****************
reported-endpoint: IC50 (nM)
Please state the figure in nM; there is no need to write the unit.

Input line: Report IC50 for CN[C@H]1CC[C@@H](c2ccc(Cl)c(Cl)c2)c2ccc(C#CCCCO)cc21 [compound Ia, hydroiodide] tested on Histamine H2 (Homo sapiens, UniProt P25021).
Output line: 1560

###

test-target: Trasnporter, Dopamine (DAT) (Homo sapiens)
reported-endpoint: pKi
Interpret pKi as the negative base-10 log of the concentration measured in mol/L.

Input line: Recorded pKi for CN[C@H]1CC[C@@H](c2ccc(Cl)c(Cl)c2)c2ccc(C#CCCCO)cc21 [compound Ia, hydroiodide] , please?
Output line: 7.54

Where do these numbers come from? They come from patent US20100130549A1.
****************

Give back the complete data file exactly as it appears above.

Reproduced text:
reported-endpoint: IC50 (nM)
Please state the figure in nM; there is no need to write the unit.

Input line: Report IC50 for CN[C@H]1CC[C@@H](c2ccc(Cl)c(Cl)c2)c2ccc(C#CCCCO)cc21 [compound Ia, hydroiodide] tested on Histamine H2 (Homo sapiens, UniProt P25021).
Output line: 1560

###

test-target: Trasnporter, Dopamine (DAT) (Homo sapiens)
reported-endpoint: pKi
Interpret pKi as the negative base-10 log of the concentration measured in mol/L.

Input line: Recorded pKi for CN[C@H]1CC[C@@H](c2ccc(Cl)c(Cl)c2)c2ccc(C#CCCCO)cc21 [compound Ia, hydroiodide] , please?
Output line: 7.54

Where do these numbers come from? They come from patent US20100130549A1.